Window Seat

The assignment for week one was to write a 250 word essay on what really frightens you. This is not my submission. It’s 257 words, and I have a lot more attempts to go before I decide on which one to use.

I pick a window seat when I fly. It’s what I’m paying for—time engaged in the pursuit of defying gravity. I like being suspended between the depths of space and familiar earth. I only know I’m moving when the plane’s shadow zips by on the checkerboard below, or when another airplane transects my field of vision like a bullet.

I think flying might be a lot like being dead, only then I won’t know where I am or where I’m going. I’ll be suspended in perpetuity with silent seat-mates, wailing babies and puke-encrusted mothers, women with too much perfume, men clinking their rings against their cans of mixer. I’ll have relinquished my fate to a pilot I don’t know, who might talk only pilot-speak in my native tongue. My comfort will have been assigned to flight attendants (no more stewardesses in the afterlife) with fake smiles who sometimes grouse at people slow to respond to directives.View from airplane window

I’m not afraid of flying. I love the tight feeling in the back of my abdomen on takeoff, and anticipate with glee the thud of the plane’s landing gear as it contacts the diminishing runway. I admit, though, that out of reverence, and possibly a little superstition, I don’t like to fly on September 11, even though the flights are often cheaper.

No, I’m not the least bit afraid of flying. What really scares me is being trapped for eternity in a window seat with a sleeping fat person next to me, and a full bladder needing to be emptied.

© 2012, Jennifer Pierce, All Rights Reserved

Pop’s Birthday

Memory is plastic, bending to our needs, and rarely retains the form of the original events. Just the same, I cling to mine as though it was a lifeline tossed from some safe spit of land fading in the fog of age.  I’m sure some of this must have really happened.

Pop in front of his school busMy father unwraps a birthday present and it is a tape dispenser for his desk. It is heavy and rounded, made of plaster and the pinkish color of my father’s Nash Rambler. A gilded decal on its sides reads “Too Soon Old Yet Too Late Schmart”  and my sister Karen and I think these are the stupidest words we have ever read. We pay attention, because this is the era of our Motto Club, and the decal smacks of an adage we might add to our collection. We don’t.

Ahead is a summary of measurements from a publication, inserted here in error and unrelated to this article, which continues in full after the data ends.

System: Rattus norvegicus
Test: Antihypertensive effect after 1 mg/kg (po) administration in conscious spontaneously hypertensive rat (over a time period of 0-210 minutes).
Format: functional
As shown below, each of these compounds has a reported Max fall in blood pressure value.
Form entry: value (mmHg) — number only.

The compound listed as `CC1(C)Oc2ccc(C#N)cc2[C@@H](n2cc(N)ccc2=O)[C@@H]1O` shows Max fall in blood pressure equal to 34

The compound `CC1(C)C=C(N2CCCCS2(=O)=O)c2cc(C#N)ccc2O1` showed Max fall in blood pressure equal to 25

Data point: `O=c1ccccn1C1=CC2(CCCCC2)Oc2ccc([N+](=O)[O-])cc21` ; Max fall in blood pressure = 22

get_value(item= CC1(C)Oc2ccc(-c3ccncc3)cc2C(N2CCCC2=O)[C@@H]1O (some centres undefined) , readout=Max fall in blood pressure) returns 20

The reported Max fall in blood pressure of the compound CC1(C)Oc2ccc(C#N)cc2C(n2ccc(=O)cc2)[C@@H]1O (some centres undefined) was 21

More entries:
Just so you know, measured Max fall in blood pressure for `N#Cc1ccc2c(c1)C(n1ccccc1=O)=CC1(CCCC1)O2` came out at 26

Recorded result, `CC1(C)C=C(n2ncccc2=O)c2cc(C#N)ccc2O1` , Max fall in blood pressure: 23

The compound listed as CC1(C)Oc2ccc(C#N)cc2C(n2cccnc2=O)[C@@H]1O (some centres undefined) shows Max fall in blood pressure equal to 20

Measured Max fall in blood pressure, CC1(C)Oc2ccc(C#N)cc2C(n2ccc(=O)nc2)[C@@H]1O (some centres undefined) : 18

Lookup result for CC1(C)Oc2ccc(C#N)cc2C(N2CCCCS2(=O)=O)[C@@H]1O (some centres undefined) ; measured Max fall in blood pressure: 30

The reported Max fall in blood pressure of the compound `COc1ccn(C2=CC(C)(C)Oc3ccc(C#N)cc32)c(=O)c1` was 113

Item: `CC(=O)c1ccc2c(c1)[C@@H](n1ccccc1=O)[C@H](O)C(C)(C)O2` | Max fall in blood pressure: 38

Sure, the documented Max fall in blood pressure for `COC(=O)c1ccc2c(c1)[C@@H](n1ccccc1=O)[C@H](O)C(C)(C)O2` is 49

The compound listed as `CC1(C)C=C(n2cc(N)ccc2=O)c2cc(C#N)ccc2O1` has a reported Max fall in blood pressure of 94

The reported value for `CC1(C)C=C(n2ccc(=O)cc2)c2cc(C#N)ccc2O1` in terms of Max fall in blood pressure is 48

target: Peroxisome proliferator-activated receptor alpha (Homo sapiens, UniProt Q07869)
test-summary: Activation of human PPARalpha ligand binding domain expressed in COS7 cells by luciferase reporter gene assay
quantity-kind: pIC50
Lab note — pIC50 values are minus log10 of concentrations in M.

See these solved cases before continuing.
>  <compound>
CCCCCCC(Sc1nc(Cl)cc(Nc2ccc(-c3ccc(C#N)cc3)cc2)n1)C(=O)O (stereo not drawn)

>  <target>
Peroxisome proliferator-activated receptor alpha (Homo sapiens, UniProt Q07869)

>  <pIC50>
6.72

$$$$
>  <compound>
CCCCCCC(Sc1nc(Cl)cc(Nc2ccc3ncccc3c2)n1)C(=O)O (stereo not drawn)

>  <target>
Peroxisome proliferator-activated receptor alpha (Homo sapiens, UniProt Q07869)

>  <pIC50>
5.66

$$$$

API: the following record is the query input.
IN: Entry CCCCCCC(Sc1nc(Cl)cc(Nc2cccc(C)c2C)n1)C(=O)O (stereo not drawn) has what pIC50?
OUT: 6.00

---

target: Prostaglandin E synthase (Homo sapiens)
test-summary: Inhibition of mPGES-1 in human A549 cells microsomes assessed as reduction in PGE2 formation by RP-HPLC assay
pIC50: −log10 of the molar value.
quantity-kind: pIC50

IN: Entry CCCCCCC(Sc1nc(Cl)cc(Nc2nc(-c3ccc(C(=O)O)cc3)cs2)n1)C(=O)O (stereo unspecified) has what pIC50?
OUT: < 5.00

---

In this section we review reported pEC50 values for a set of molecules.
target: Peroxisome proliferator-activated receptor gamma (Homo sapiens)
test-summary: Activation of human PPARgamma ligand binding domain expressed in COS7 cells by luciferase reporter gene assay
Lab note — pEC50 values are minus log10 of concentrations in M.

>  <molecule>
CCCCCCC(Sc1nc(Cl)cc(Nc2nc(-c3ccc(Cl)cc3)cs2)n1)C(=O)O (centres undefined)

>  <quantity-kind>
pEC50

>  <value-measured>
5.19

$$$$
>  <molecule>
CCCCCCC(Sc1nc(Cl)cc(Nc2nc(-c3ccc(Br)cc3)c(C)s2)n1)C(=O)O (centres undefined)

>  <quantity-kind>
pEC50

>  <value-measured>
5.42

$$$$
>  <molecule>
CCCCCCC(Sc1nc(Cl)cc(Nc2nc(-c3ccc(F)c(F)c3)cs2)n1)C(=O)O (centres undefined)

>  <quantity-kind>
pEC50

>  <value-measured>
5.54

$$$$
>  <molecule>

In fact, I have no idea of the color or what year it really occurred, or even if there was a Rambler, but the form and the mystery of the message has remained intact, and vivid. The dispenser was a present given to my father on what must have been his 50th birthday, just one of many jokes that day. My older sisters prepared a kit for him, in preparation of impending old age, including a faked bottle of Geratol and a gray wig made of an old mop head. It may be that Karen and I even gave him the dispenser ourselves, at the prompting of someone else. His reaction to his presents that day may be why I remember it so well.

He also received a vanity plate for his car, but even that was wrong. It read SD 46, the only number available close to fifty. He used it anyway for years.

He threw a fit,  not seeing any humor in the implication that he was growing old. It was not the reverence he had anticipated. Some sort of unhappy scene ensued, though I don’t remember exactly what he said or did. This birthday is one short chapter of our collective family legend.

My Pop would have celebrated his 97th birthday today, and even though he’s gone, I think that kit must have served him well, because he lived to just before his 88th birthday, and had no gray hair. He’d been active, done whatever he pleased until a couple of months before he died.

Memories linger. The saying on the tape dispenser’s side plagued me for years, until the approach of my own impending old age some time in my fifties. One day its meaning came to me with the clarity of a fog horn. So true, so true, I laughed. Too late. too late to make use of it now.

© 2012, Jennifer Pierce


Restarting, recharging and blundering onward

Greetings. With the change of the calendar to a new year, Nifspeak resumes. I hope to be more faithful to the spirit of blogging, and post on a regular basis in 2012. Like most of the aging folks I know, I wonder where the time has gone, and how it is I find myself writing these numerals.

It was only a blink ago that I ventured into Belfast for the By the Bay New Years celebration fof the new millennium’s arrival. My mother was, at the time, a week away from death. My good friend (sister, really) Halina and I had ventured forth seeking a guilty moment of respite from her care. I remember finding it difficult to focus on the joy of the occasion, that the scene was surreal.

How can so much life, and death, be happening concurrently, I wondered. But it does, and many more juxtaposed events have come and gone since then. It is human life, all beginnings and endings punctuated with a few rebirths, if we are lucky enough to still be present and engaged.